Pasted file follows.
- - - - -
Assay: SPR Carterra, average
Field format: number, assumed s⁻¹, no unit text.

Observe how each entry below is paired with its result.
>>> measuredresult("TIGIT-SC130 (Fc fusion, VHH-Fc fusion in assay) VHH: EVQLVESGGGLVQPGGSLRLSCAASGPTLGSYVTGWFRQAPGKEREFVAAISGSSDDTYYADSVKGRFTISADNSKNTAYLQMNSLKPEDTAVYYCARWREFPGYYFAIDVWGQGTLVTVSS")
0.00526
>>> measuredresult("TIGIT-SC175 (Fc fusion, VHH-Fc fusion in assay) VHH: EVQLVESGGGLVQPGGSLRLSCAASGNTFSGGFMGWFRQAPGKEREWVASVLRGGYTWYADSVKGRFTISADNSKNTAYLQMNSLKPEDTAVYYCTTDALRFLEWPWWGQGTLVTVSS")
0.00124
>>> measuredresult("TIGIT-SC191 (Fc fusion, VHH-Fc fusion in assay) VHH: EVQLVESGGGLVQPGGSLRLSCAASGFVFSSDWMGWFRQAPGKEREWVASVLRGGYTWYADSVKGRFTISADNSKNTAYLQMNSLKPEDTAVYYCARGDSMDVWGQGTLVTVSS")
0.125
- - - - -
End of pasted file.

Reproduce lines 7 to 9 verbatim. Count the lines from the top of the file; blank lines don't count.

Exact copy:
0.00124
>>> measuredresult("TIGIT-SC191 (Fc fusion, VHH-Fc fusion in assay) VHH: EVQLVESGGGLVQPGGSLRLSCAASGFVFSSDWMGWFRQAPGKEREWVASVLRGGYTWYADSVKGRFTISADNSKNTAYLQMNSLKPEDTAVYYCARGDSMDVWGQGTLVTVSS")
0.125